SEATTLE: Microsoft Corp. (MSFT.O: Quote, Profile, Research) released its next-generation Windows Server ”Longhorn” software for public testing on Wednesday and said the product is on track for a debut in the second half of 2007.
The world’s largest software maker said it expects hundreds of thousands of information technology workers to download the test, or ”Beta 3,” version of the next server operating system code-named Longhorn.
Longhorn, which will replace the current Windows Server 2003, is the server operating system equivalent of Microsoft’s new Windows Vista PC operating system with an emphasis on many of the same features such as better security.
The download is available at www.microsoft.com/getbeta3.
Windows controlled about two-thirds of the global server software market in 2006, according to market share data from Gartner Dataquest.
Longhorn beta 3 code will be posted by Microsoft on a special web page. It’s the first time anyone who’s interested can test the product first hand, which has been in private beta release only until now.
On 25 April for the first time, users can get a look at a new scripting and command-line technology, Microsoft PowerShell, at work from within Longhorn server, he said. The technology, which allows administrators to more easily automate tasks across Windows servers on a network, previously was available as a separate add-on, but will be built directly into Longhorn and is making its first appearance in a test version of the product.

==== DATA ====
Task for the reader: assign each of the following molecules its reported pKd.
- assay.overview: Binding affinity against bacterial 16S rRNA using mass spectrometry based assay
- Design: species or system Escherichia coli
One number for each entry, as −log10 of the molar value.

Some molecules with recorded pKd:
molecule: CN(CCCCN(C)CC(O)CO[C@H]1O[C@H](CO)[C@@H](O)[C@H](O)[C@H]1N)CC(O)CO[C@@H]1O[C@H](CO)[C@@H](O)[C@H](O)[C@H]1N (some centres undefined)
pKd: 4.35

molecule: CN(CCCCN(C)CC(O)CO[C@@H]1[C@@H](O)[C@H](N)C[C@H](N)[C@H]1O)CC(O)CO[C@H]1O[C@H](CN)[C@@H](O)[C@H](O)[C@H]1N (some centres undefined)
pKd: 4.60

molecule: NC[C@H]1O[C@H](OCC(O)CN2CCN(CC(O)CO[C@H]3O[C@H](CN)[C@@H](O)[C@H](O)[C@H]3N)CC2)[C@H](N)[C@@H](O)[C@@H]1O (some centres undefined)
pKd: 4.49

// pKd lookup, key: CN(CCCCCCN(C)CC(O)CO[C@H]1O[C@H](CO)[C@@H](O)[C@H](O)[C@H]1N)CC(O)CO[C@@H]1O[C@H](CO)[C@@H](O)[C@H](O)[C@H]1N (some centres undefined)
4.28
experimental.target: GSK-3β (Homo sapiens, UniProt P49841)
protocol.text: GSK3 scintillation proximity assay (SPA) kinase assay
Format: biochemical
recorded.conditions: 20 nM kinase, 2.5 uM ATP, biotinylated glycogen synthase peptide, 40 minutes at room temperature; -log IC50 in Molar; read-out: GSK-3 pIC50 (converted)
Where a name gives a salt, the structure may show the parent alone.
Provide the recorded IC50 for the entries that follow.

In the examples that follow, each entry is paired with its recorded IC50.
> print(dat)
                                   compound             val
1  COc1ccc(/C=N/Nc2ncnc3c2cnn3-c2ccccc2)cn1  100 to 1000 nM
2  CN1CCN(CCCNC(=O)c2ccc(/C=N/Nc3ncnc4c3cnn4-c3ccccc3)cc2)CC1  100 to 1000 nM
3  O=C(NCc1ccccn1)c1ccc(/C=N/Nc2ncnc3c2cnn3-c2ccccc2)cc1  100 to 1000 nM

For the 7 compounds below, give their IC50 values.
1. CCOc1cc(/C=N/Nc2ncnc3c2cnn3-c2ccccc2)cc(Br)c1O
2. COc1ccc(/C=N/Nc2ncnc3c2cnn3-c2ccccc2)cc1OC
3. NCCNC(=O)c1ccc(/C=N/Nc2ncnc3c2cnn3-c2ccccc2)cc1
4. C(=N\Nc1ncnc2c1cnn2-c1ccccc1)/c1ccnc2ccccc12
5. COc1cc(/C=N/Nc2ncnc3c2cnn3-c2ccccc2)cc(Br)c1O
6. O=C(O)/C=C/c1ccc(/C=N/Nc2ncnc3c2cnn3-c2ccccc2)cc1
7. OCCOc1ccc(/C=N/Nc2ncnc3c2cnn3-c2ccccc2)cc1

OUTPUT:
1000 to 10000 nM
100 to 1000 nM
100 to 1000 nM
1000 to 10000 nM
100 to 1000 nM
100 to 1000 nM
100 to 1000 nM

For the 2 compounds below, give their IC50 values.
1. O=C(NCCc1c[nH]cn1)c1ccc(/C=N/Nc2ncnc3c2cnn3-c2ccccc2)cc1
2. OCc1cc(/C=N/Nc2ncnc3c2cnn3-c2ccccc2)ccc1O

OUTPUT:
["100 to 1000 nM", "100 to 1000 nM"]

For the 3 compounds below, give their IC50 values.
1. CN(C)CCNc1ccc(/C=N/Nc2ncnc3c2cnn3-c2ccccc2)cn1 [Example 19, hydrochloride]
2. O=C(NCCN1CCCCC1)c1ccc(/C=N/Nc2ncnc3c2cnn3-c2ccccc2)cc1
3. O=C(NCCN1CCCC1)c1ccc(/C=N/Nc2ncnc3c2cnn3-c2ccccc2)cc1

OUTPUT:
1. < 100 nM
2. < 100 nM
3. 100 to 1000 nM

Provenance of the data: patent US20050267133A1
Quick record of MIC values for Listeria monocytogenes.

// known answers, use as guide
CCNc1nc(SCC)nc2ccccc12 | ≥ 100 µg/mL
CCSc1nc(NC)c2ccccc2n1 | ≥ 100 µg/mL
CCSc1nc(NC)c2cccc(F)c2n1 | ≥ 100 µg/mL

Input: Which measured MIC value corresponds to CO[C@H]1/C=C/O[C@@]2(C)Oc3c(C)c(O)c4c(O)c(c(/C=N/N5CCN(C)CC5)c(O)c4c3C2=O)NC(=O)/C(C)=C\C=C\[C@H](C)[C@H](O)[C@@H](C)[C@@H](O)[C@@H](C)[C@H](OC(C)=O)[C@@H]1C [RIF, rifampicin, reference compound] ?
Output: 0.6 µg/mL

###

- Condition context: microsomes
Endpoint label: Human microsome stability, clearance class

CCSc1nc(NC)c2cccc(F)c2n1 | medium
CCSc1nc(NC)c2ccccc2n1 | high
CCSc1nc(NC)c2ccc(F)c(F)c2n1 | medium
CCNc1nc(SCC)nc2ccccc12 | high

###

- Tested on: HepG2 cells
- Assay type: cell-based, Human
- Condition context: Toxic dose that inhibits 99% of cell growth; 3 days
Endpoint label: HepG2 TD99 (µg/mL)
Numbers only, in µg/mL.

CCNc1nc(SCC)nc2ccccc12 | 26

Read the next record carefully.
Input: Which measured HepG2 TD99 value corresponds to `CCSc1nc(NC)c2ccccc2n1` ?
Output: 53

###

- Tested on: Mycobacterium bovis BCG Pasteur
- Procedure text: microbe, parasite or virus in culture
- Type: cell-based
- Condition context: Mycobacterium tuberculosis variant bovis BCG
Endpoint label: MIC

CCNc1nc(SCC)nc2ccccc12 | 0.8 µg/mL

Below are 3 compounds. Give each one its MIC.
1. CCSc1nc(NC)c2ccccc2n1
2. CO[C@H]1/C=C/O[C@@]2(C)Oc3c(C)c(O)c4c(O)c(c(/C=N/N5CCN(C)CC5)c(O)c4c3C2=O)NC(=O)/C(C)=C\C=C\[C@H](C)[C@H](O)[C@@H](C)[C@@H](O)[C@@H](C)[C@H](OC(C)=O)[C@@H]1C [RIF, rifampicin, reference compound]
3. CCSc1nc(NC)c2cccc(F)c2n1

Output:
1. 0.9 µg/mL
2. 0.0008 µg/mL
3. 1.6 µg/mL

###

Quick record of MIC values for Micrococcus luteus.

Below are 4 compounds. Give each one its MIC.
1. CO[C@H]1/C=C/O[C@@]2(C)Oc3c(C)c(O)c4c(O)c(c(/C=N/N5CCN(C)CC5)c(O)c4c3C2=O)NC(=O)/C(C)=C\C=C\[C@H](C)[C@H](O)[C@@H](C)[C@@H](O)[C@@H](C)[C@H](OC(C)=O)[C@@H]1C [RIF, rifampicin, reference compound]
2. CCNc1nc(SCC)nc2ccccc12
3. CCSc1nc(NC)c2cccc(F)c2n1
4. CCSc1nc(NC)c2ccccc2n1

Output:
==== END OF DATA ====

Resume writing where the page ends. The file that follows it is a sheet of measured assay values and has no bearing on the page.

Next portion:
Customers also can get a first look in beta 3 at two new Longhorn features -- a new always-on firewall in Server Manager and an installation option called Server Core, Ralston said.
Server Manager in Longhorn is designed to keep the server firewall up 100% of the time. This would result in the server administrator unlocking the firewall with the server manager console each time they want to install components. This allows administrators to install components needed for certain server roles, leaving anything extraneous out of the system, Ralston said. The server also will intelligently know what dependencies and restraints the roles will have once installed, and will configure the server automatically to run most effectively in those scenarios, he added.
The amount of code that needs to run on the server is also restricted to a bare minimum, and will also decrease the number of and time allotted for updates because the server will only need to be rebooted for updates related only to those roles, Ralston said.
Longhorn is due for final release sometime in the second half of the year, a time frame that, in typical Microsoft fashion, was revised several times.
In fact, Ralston said Wednesday the Longhorn team is ‘proud’ to have gotten beta 3 out on time; its release was scheduled for the first half of 2007, which means it was due by the end of June and according to Microsoft’s schedule is actually out the door early. The company is well known not only for pushing back software release deadlines, but also for meeting them at the last minute.